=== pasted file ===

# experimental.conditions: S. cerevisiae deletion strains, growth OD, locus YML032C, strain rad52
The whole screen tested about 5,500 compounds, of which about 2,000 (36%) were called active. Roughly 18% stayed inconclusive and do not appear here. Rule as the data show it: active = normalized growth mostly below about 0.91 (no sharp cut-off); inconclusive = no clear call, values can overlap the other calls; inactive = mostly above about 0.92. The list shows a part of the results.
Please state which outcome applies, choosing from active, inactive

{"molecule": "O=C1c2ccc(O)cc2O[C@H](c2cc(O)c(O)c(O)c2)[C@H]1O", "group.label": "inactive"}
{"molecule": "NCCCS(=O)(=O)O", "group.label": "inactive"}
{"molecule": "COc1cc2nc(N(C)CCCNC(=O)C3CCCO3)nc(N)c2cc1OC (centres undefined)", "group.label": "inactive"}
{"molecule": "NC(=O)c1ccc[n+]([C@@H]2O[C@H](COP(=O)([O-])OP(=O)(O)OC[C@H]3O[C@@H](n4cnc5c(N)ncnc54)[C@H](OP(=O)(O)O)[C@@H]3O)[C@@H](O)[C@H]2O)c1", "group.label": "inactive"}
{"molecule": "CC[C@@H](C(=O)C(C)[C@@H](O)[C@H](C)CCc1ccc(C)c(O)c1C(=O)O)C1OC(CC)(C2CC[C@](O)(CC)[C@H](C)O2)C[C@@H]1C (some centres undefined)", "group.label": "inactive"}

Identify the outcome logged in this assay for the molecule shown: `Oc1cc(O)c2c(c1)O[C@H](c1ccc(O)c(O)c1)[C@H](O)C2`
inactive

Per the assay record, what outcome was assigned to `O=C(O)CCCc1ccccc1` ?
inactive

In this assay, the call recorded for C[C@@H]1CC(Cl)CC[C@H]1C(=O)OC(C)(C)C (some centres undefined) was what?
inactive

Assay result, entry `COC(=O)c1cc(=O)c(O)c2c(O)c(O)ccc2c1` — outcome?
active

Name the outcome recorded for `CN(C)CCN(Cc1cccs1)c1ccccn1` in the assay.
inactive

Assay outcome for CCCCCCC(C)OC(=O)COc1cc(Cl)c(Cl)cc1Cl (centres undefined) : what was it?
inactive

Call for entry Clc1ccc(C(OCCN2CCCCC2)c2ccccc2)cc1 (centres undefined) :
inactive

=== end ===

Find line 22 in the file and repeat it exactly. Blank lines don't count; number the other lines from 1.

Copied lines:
inactive